I feel very lucky to have had this conversation and be able to write it down after so that I could remember the way she phrased things and to use her words. I am so happy that we will have the opportunity to work with her and as she said, “to exchange learning from each other.” Already in this one morning I feel like I have gained so much perspective. The culture in so rich that you can almost taste it in the way that she spoke.

In showing her pictures of Canada and explaining things that have always been so normal for me such as the four seasons. It was shocking to realize just how different things are and yet with these huge differences how at the same time how universal the human race is. The other day while walking around, we saw a group of kids playing and they followed after us giggling, while playing tag, testing us. I really value what Thomas noticed and think he put it really well saying “it doesn’t matter where in the world you are, kids will be kids.”

I think this is such a compelling statement and describes how I feel now when describing the differences to our colleague and seeing the marvel on her face, all that I could think of where the similarities. How extraordinary is it that all around the world people are people.

Going through the pictures from Canada I feel a great sense of national pride as well and appreciation to call such a beautiful place my home. In our conversation, she was saying that when she was a little girl she used to dream of going to Canada because even the name sounded beautiful. “Canada, you know when you can dream about such things.” How extremely lucky we are to be so well traveled, to see so much of the world. I feel far more appreciative for that then anything else. More so then having a house with hot water and a shower. It was incredible how blown away and in awe she was, saying “this is too much” again and again as I quickly flipped through outdoors club photos of fall colors, winter, mountain climbing, ice on the lake and describing snowshoes and cowboy hats. How it can be flat in Saskatchewan, snow in the mountains in Calgary and then green rainforest on Vancouver Island. I want more then anything to take her there.

Walking back to work after our lunch break still talking about culture and differences, she said, “ I now understand why it is so different here for you.” And when Lyndsay said “Yes, its been difficult adjusting.” Her response was “Yes, but everything can adapt. Even if you live by the railroad, you will eventually not hear the sound. And then if you leave you will find it difficult to sleep without the noise.”

And so it is for me already I was shocked lying in bed that night as the sound faded away.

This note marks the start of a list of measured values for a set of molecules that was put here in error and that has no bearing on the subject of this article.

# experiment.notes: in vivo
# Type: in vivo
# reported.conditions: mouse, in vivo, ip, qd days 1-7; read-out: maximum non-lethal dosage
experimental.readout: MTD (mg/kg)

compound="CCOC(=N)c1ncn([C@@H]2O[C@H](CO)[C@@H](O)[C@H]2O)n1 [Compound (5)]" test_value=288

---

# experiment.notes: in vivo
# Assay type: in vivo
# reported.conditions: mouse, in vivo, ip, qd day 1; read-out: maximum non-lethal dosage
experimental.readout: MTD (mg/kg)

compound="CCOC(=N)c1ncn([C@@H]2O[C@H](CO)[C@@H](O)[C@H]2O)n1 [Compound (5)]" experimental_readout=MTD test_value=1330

Thursday, 5 May 2011

It's the Final Countdown!!!

Dumela blog followers! O tsogile jang? (How are you?)

I'm Isabelle and (like Faisal) this is my first blog post ever, but I hope to be writing a lot over the next few months as we work our way through a summer in Botswana! In September I'll be going into my 3rd year as a Global Development Studies major at Queen's University. I spent my first year at the Bader International Study Centre at Herstmonceux Castle in England, which was an absolutely amazing experience and taught me a lot about living as a student abroad. This summer I will be working at True Men Trust in Francistown with Faisal.

The theme of our first posts is "Countdown to Botswana", and I am here to tell you that the official countdown is only 34 DAYS until we fly out and start making our way to Botswana!!! Its pretty hard to describe exactly how excited I am to actually get going and start our real summer. Last week (on April 30th) we had our final all cooperant training day. It was definitely a surreal experience to say goodbye to the cooperants and site directors who will be working in Nunavut and Ghana, and almost felt like we were all headed to the airport right then and there. Finally it feels like this is really happening. I have been counting down since I received the phone call from Davina saying I would be going to Botswana way back in the fall, but it has just started to feel real.

I'll be spending the next month getting everything ready (most likely repacking a couple of times) and preparing for the experience of working in a country and culture which I have never lived in before. Although I know that we will face challenges when we are adjusting to the work and the lifestyle, I could not be more excited to meet our host family, explore Francistown, and start working! I am sure that this summer will be a life changing experience, and I can't wait to get started!

Sala sentle (stay well)!

Wednesday, 4 May 2011

Dumela World,
This will be my first blog post ever so please bear with me. Im Faisal and, as mentioned in the "Welcome" blog post, Im a second year (3rd now) chemical engineering student here at Queen's University. The theme of this blog post is supposed to be "countdown to Botswana", and let me just tell you, the countdown is UNBEARABLE. There is a little over a month left and I cannot stop thinking about what this summer holds in store. Im just waiting on my visa to arrive but apart from that, Im ready to go. The only thing I do need to work on is mentally preparing for the challenges that we may come up against in Botswana but all this really entails is reading about possible challenges faced while working at an NGO and sitting down and contemplating the complexities of the work. I've travelled extensively before but this will be the first time Ill be completely immersing myself in the Batswana culture and I'm incredibly excited. Im going to cut this blog short but hopefully Ill keep posting throughout the summer as to my whereabouts and the activities of the QPID Botswana cooperants. Stay tuned and have a greaattt summer.